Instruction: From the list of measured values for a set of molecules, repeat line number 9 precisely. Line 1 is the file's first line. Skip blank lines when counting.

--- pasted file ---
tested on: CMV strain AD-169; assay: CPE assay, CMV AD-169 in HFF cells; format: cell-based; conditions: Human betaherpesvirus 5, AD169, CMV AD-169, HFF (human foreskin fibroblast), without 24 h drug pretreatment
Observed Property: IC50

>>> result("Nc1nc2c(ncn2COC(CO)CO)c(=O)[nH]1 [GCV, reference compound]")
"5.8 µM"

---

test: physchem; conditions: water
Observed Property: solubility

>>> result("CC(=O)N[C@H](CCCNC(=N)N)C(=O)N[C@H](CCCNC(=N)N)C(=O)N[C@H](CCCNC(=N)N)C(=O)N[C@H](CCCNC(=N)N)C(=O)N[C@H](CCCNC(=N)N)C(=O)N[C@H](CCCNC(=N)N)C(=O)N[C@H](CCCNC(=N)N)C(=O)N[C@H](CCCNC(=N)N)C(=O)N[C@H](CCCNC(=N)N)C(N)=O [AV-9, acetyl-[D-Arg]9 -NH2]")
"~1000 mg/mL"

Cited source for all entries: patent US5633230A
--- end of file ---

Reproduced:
"~1000 mg/mL"